Of course I recognize those reductions would have to be off set by huge increases in train and bus travel. (By the way, what about motorcycles and scooters? Should the use of these be condoned if they are made with catalytic converters and four stroke engines? ) Then if we added up all of the other less obvious drastic measures such as killing almost all the world’s dogs and cats, or trying to cover the artic ice with insulation how much time wouid we gain? Is there even anyone on the planet with the education that qualifies them to even be capable of making such an estimate? Can anyone flash forward?

    Comment by Curt Kastens — August 10, 2018 @ 9:41 pm

  7. To Curt Kastens:
    To begin answering your “flash forward” type questions, I offer comment #2, above, the article at the following website,


    and the article “How Dangerous Is Climate Change?, How Much Time Do We Have?” which can be linked from the website I cited here (at the bottom of that page, before the comments).

    Comment by manuelgarciajr — August 10, 2018 @ 11:34 pm

  8. Manuel,
    Thanks for the links. The two hundreds years off estimate does not seem so alarming. Yet your second link mentions that some scientific alarmists are talking about a 30 to 40 year range.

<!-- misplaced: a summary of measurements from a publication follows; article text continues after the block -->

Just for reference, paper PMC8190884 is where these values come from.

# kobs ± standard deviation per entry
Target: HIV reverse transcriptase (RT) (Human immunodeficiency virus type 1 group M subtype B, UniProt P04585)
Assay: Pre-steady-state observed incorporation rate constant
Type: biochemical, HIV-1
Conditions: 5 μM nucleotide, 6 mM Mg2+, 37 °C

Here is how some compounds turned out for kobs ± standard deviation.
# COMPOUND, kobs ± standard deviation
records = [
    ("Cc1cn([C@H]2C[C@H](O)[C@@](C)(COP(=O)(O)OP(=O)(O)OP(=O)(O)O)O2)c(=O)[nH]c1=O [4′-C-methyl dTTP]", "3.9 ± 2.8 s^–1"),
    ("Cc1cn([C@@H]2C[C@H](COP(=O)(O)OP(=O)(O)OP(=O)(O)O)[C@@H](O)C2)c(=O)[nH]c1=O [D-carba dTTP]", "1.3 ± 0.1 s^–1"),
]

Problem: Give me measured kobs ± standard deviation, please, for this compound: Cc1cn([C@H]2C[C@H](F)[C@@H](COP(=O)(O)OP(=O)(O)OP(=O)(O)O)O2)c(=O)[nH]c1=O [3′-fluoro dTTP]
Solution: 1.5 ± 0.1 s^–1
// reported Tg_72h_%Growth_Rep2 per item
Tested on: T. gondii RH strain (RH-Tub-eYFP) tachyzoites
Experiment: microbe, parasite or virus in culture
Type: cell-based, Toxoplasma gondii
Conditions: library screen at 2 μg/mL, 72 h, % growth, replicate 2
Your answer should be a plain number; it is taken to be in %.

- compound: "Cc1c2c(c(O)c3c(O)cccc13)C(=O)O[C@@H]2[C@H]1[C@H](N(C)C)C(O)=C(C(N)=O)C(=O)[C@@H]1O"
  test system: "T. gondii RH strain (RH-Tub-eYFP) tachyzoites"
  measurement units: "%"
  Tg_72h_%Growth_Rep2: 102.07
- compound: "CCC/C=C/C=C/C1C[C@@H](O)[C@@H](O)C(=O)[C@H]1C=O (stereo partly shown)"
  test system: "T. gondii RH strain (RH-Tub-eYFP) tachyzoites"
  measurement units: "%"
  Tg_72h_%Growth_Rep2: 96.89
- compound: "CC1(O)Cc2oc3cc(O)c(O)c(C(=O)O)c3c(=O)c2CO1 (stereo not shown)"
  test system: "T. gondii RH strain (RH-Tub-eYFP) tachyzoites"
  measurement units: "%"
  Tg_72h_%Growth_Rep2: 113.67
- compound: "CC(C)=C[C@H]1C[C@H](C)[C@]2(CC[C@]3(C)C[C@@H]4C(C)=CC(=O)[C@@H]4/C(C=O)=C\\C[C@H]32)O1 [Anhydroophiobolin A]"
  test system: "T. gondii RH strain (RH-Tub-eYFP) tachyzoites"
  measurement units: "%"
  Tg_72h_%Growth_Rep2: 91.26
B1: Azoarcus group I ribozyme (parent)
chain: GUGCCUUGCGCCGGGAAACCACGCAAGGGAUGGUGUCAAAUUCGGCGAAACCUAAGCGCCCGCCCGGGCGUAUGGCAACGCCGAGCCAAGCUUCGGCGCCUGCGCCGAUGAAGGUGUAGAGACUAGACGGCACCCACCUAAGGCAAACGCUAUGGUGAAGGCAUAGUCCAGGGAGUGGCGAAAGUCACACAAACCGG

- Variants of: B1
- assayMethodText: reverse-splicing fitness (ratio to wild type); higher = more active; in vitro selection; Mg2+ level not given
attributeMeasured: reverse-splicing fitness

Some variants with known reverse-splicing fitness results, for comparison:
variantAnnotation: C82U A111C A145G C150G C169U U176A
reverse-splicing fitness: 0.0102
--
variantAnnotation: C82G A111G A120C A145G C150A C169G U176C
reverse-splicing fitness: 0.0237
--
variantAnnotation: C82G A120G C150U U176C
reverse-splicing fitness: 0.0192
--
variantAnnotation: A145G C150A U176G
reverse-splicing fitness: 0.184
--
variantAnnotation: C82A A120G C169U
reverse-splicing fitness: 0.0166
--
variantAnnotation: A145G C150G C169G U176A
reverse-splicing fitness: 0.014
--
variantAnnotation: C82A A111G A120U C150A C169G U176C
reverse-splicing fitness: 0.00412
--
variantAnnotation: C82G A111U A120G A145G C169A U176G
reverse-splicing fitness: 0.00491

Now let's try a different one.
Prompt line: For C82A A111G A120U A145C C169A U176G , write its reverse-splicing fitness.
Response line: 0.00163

I recently learned that it takes 8 times more energy to melt a kilo of of artic ice than it does to raise the temp. of that ice on degree. That information really solliditfied my position in the 30 to 40 year alarmist camp. An ice free artic is now projected by 2050. That might not be ice free for the whole year. Yet the amount of time that the artic is ice free will increase each year.
    What is worse is that I doubt that the artic would have to be completely ice free to cause an increase in rain in the artic region due to evaporation. Of course it is not hard to imagine that regular rainfalls in trunda region will greatly accelerate the thawing of the permafrost. It is my understanding that right now the melting of the permafrost contributes very little to overall global warming.
    With much more frequent rainfall in the artic region how much longer would that be the case? Therefore it is not hard for me to imagine that even long before the Artic Ocean is ice free the increased area of open ocean will cause greater evaporation and more rain (in areas where there is no agriculture) and more permafrost thawing which will affect world wide agricultural production before the Artic is ice free. I hope that I am wrong. I think that the answer will be clear one way or the other in the next 10 years.

    Comment by Curt Kastens — August 11, 2018 @ 7:22 am